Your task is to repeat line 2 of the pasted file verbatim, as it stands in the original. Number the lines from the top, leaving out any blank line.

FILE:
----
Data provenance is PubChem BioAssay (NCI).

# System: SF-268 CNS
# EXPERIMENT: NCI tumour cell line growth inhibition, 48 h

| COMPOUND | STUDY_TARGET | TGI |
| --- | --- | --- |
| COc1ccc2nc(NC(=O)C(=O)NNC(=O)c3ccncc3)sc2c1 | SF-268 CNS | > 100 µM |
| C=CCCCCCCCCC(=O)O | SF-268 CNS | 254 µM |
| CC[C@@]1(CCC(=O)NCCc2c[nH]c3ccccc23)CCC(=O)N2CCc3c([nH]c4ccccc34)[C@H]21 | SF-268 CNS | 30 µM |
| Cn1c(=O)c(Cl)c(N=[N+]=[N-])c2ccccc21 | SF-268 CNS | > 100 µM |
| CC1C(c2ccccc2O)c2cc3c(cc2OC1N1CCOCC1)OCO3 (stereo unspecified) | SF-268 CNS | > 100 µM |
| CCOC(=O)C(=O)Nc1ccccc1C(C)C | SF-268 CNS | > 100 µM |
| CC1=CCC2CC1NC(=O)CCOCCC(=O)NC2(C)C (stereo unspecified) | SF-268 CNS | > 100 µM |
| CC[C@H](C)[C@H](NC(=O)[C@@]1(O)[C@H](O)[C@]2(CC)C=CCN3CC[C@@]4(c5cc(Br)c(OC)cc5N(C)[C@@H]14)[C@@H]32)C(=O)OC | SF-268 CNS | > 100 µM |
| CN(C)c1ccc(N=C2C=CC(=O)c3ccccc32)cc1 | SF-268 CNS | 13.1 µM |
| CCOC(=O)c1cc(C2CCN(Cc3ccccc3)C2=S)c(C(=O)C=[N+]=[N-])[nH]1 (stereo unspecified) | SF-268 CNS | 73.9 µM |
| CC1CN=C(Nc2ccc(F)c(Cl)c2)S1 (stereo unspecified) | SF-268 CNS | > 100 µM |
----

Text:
# System: SF-268 CNS